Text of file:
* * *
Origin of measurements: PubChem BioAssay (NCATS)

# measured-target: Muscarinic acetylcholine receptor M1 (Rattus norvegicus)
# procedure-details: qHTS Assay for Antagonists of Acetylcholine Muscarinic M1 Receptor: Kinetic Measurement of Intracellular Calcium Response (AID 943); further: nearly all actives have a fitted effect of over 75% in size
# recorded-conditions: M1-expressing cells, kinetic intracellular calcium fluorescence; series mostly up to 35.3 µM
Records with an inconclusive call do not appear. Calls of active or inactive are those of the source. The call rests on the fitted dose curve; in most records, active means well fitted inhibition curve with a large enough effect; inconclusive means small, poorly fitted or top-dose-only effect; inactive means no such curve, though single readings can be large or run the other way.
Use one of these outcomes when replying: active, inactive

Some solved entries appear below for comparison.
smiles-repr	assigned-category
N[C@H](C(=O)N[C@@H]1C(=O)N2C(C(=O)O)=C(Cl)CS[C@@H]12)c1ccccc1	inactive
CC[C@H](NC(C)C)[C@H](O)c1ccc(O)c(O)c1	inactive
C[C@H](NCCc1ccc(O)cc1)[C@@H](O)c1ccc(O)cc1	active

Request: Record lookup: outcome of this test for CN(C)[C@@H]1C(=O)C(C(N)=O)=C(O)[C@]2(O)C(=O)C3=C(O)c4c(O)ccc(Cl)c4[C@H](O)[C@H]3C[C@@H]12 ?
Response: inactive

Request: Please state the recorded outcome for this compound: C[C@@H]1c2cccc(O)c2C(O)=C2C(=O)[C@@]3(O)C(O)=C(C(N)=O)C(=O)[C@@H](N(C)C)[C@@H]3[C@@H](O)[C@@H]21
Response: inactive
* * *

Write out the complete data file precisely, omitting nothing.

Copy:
Origin of measurements: PubChem BioAssay (NCATS)

# measured-target: Muscarinic acetylcholine receptor M1 (Rattus norvegicus)
# procedure-details: qHTS Assay for Antagonists of Acetylcholine Muscarinic M1 Receptor: Kinetic Measurement of Intracellular Calcium Response (AID 943); further: nearly all actives have a fitted effect of over 75% in size
# recorded-conditions: M1-expressing cells, kinetic intracellular calcium fluorescence; series mostly up to 35.3 µM
Records with an inconclusive call do not appear. Calls of active or inactive are those of the source. The call rests on the fitted dose curve; in most records, active means well fitted inhibition curve with a large enough effect; inconclusive means small, poorly fitted or top-dose-only effect; inactive means no such curve, though single readings can be large or run the other way.
Use one of these outcomes when replying: active, inactive

Some solved entries appear below for comparison.
smiles-repr	assigned-category
N[C@H](C(=O)N[C@@H]1C(=O)N2C(C(=O)O)=C(Cl)CS[C@@H]12)c1ccccc1	inactive
CC[C@H](NC(C)C)[C@H](O)c1ccc(O)c(O)c1	inactive
C[C@H](NCCc1ccc(O)cc1)[C@@H](O)c1ccc(O)cc1	active

Request: Record lookup: outcome of this test for CN(C)[C@@H]1C(=O)C(C(N)=O)=C(O)[C@]2(O)C(=O)C3=C(O)c4c(O)ccc(Cl)c4[C@H](O)[C@H]3C[C@@H]12 ?
Response: inactive

Request: Please state the recorded outcome for this compound: C[C@@H]1c2cccc(O)c2C(O)=C2C(=O)[C@@]3(O)C(O)=C(C(N)=O)C(=O)[C@@H](N(C)C)[C@@H]3[C@@H](O)[C@@H]21
Response: inactive